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Boundary Of a Solid Region

Gauss' Theorem shows a relationship between a triple integral over a region E in space and a surface integral over the boundary of E. It corresponds to Green's Theorem in the form


Before stating Gauss' Theorem, we must explain what is meant by the surface integral over the boundary of a solid region E. In general, the boundary of E is made up of six surfaces corresponding to the six faces of a cube (Figure 13.6.7). Sometimes one or more faces will degenerate to a line or a point.


Figure 13.6.7

The top and bottom faces of E are (x, y) surfaces, that is, they are given by equations z = c(x, y). However, the left and right faces of are (x, z) surfaces y = b(x, z), while the front and back faces of E are (y, z) surfaces of the form x = a(y, z). Surface integrals over oriented (x, z) and (y, z) surfaces are defined exactly as for (x, y) surfaces except that the variables are interchanged.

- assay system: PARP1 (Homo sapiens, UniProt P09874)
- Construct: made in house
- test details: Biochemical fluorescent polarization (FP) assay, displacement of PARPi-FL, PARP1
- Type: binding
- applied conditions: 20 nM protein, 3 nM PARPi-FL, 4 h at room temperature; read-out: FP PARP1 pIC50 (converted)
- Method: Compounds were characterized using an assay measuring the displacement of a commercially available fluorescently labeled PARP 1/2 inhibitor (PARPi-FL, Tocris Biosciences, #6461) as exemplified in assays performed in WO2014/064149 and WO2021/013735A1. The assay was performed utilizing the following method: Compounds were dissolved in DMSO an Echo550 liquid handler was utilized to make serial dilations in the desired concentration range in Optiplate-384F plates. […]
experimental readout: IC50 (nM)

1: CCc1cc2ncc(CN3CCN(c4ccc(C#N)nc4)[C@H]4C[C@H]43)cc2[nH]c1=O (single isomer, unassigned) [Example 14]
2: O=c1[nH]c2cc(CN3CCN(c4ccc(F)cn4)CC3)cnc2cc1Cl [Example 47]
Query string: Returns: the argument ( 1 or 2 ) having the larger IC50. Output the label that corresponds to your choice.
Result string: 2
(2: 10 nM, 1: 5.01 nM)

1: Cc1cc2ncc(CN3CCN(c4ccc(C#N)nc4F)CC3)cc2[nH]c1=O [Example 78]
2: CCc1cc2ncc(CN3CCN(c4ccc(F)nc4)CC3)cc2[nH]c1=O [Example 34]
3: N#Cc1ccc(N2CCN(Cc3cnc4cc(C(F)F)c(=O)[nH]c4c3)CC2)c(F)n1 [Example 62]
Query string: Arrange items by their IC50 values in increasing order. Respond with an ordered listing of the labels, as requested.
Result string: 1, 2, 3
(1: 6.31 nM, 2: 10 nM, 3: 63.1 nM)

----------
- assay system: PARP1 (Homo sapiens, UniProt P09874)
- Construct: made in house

In the following discussion E is a solid region all of whose faces are smooth surfaces.


The boundary of E, ∂E, is the union of the six faces of E oriented so that the outside surfaces are positive. The surface integral of a vector field F(x, y, z) over ∂E,


is the sum of the surface integrals of F over the six faces of E. (See Figure 13.6.8.)


Figure 13.6.8: Boundary of E


Last Update: 2006-11-22